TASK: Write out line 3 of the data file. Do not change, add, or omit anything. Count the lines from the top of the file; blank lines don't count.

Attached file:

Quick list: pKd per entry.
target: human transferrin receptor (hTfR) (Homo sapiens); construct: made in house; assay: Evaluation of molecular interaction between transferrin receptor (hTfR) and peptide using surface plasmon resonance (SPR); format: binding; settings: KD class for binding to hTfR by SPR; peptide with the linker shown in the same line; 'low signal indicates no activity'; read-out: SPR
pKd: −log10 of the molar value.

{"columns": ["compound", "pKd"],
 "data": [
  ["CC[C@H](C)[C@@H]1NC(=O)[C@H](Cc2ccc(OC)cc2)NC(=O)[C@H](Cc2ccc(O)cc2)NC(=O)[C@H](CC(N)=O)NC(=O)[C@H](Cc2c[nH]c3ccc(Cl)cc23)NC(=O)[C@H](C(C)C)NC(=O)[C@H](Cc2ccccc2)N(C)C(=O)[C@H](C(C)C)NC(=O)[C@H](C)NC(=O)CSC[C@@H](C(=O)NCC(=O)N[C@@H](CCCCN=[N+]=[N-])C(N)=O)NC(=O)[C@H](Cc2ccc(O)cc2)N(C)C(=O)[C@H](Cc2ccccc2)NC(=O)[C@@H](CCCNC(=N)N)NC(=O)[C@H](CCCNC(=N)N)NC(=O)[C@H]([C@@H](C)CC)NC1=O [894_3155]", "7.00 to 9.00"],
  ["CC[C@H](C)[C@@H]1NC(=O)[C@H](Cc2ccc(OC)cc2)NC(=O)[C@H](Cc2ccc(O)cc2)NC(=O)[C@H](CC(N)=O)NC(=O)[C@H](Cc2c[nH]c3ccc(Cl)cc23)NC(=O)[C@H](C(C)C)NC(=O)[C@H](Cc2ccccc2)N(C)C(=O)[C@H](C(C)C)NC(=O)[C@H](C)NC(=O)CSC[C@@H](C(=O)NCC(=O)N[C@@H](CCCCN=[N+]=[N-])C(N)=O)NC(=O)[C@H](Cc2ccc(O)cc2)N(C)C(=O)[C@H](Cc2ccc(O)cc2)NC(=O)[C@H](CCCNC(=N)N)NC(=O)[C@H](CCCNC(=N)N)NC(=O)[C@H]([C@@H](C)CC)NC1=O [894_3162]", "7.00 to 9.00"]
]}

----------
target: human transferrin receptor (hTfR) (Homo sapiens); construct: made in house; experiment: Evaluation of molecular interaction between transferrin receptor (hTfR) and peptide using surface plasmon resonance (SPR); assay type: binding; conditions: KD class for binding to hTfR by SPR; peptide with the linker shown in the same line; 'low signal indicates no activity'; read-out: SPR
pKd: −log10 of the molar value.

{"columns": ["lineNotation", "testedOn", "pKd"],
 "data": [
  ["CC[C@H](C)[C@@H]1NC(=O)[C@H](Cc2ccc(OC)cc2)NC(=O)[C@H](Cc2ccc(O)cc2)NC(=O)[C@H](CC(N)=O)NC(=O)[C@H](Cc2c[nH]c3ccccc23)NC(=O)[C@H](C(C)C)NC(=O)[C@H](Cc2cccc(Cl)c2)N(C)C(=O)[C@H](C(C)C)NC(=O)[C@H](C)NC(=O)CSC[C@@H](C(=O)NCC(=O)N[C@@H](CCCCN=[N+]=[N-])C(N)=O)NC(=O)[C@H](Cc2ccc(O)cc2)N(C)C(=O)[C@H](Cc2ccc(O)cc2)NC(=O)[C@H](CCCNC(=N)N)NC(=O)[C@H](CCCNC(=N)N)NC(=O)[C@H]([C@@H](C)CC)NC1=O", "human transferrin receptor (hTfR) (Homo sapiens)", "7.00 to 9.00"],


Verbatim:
pKd: −log10 of the molar value.